For utility while in the hole, I packed a mobile depot for changing fits, a mobile tractor unit for farming, nanite paste, and a hull repair unit. I brought along a secure container to hold my loot in case I overflowed the cargo hold as well.

Preparation (29MAY)
I saw that a small shattered hole (J000304) was scanned down in the WHC mapper so I filled my confessor’s cargo hold with the largest secure container I could find and dropped it at a safe inside. The idea was that I could deposit loot there but otherwise stay away from it; these containers are relatively safe because they cannot be combat probed. However, by combining dscan skills and autism, it is possible to manually scan down these containers. I decided to take the risk anyway. After dropping the container, I flew back to the WHC and filled up the confessor with the fits, utility items, and lots of laser crystals.

A New Home (29MAY)
The first thing that I tried was running some of the sleeper sites; I don’t normally fly confessors so I wanted to get a feel for it. Against a Perimeter Camp and Perimeter Checkpoint, it did great! Around this time, I noticed a Heron on dscan with scanner probes out. I warped to a safe, deployed the mobile depot, refit to pvp/gank/combatscan, and pulled the depot back into my cargo hold. A quick scan found him and I got a kill: along with his pod . He was double warp core stabbed but the sheer dps of a confessor in a C13 made this a non-issue.

Dude Where’s Your Container? (30MAY)
The next day, I notice that my secure container is no longer on dscan…hmmm. It turns out that if you want these things to stick around, you have to anchor them. I didn’t realize that you even could anchor them in shattered wormholes. Well, the connection to WHC had closed so I was stuck now; looks like I’ll be living completely out of the ship’s cargo hold. I scanned down all the signatures and started checking connections to see who my new neighbors were. I found a C5 that led to ANOTHER small ship shattered wormhole (J000186). Since I was completely free with no attachments, I moved into this hole and did a relic site (120m isk).

What? Another C13? (01JUN – 02JUN)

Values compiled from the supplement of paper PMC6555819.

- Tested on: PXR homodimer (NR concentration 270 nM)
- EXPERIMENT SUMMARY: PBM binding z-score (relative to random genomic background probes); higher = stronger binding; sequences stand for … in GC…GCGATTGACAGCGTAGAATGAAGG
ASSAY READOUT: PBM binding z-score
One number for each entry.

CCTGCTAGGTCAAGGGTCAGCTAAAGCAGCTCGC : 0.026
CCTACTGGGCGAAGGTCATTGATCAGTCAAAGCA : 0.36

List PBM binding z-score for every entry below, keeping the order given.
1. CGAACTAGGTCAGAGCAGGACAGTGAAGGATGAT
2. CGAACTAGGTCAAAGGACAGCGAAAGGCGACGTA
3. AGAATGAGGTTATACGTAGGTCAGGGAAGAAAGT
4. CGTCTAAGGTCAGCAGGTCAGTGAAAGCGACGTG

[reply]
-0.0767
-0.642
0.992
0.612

After doing two more relic sites the next day, I continued scanning and checking connection. To my surprise, I found yet another small shattered wormhole (J000652). This one was connected directly to my new home; I moved in once I had exhausted the content of my home. There, I ran 4 more relic sites and found a C1 connection…

Danger! (02JUN)
By this point I had around 400m in my cargo hold so I was hoping for a highsec connection to get rid of the loot. The C1 did not disappoint; I warped to the highsec hole that I had scanned down just in time to watch an explorer jump through it into highsec. I followed to see how close to a tradehub or WHC connection it was. The system’s proximity to useful places wasn’t spectacular and I had a change of heart…this was meant to be a camping trip not a sightseeing tour. I jumped my 400m of cargo back into the hole to head back home to the small shattered….BUBBLED…A Sabre decloaked, bubbled, and started engaging (with me polarized). I was no longer in a nice Wolf-Rayet effect system which meant that the confessor isn’t nearly as strong (I also am not familiar with it’s matchups/meta at all). I decide to engage back; it did not go well. I started to die and made a decision to attempt an escape. I aligned to the sun, switched to propulsion mode, overheated my afterburner, and prayed. The Sabre chased and bubbled again, I keep burning for the sun. I screamed at the ship to go faster so loud that my neighbors called the cops; once Concord arrived, I told them this is J-space and that they had no authority here. I made it out out the bubble and into warp. I limped home and assessed the damage: down to 33% hull and lots of modules heat damaged. I used the hull repairer that I brought and some nanite to get myself fixed.